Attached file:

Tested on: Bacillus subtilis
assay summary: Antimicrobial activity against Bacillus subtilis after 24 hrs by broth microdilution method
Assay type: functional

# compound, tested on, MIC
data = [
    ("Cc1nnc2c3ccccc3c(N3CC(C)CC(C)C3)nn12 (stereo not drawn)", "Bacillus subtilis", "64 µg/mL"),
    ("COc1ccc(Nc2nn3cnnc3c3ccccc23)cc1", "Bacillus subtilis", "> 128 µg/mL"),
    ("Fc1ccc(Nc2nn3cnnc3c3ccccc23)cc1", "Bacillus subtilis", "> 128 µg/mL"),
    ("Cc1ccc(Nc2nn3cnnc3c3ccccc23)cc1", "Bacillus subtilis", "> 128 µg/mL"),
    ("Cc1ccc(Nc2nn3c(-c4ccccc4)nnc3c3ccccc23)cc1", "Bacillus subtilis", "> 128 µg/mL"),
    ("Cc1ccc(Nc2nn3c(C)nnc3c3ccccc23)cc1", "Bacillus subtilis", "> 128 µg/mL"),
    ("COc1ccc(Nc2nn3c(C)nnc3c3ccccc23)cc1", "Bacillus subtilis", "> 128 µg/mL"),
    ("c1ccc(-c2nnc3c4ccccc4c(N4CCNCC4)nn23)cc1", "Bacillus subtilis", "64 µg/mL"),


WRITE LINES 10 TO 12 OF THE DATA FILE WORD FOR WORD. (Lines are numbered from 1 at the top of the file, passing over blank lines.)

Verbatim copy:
    ("Cc1ccc(Nc2nn3c(-c4ccccc4)nnc3c3ccccc23)cc1", "Bacillus subtilis", "> 128 µg/mL"),
    ("Cc1ccc(Nc2nn3c(C)nnc3c3ccccc23)cc1", "Bacillus subtilis", "> 128 µg/mL"),
    ("COc1ccc(Nc2nn3c(C)nnc3c3ccccc23)cc1", "Bacillus subtilis", "> 128 µg/mL"),